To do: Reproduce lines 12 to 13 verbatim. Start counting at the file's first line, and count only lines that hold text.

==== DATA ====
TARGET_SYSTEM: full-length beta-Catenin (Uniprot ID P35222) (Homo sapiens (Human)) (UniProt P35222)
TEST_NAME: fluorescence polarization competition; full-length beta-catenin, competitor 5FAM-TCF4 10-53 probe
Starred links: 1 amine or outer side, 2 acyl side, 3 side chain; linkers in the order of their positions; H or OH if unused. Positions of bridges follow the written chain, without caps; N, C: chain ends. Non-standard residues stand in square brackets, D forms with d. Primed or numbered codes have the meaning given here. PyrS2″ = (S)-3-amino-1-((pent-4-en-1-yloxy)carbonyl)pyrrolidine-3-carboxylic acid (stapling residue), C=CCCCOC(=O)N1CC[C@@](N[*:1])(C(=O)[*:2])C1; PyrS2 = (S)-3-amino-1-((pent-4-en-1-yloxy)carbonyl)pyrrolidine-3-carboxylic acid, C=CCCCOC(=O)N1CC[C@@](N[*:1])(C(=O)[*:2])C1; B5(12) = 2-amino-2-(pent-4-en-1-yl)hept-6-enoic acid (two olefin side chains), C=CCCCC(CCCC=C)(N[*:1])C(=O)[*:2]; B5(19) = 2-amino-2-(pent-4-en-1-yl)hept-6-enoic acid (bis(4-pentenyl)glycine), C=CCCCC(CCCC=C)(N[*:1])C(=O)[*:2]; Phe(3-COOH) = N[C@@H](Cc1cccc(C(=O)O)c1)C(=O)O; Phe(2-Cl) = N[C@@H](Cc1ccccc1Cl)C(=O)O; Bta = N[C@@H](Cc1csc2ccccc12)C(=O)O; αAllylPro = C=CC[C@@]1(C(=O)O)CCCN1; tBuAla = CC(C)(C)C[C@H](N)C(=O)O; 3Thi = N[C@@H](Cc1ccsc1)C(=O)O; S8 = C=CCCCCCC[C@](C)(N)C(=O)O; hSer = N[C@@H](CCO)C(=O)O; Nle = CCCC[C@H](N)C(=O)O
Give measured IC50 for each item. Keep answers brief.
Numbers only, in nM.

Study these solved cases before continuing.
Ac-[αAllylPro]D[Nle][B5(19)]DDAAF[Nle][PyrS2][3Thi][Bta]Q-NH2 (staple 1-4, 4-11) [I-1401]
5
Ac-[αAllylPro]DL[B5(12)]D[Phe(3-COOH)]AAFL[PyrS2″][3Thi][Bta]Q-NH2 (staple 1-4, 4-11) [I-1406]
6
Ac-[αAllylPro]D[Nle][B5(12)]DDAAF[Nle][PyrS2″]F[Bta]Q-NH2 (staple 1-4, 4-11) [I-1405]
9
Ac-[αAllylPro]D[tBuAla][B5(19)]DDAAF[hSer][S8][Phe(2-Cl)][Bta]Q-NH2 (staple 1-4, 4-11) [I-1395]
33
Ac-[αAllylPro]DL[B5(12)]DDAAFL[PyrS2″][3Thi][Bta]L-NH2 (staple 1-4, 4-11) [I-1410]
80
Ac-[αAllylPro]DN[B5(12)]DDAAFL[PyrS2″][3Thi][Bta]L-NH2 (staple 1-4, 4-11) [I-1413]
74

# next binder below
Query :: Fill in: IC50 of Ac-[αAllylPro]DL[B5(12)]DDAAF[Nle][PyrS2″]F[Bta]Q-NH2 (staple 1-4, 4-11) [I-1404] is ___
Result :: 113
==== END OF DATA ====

9
Ac-[αAllylPro]D[tBuAla][B5(19)]DDAAF[hSer][S8][Phe(2-Cl)][Bta]Q-NH2 (staple 1-4, 4-11) [I-1395]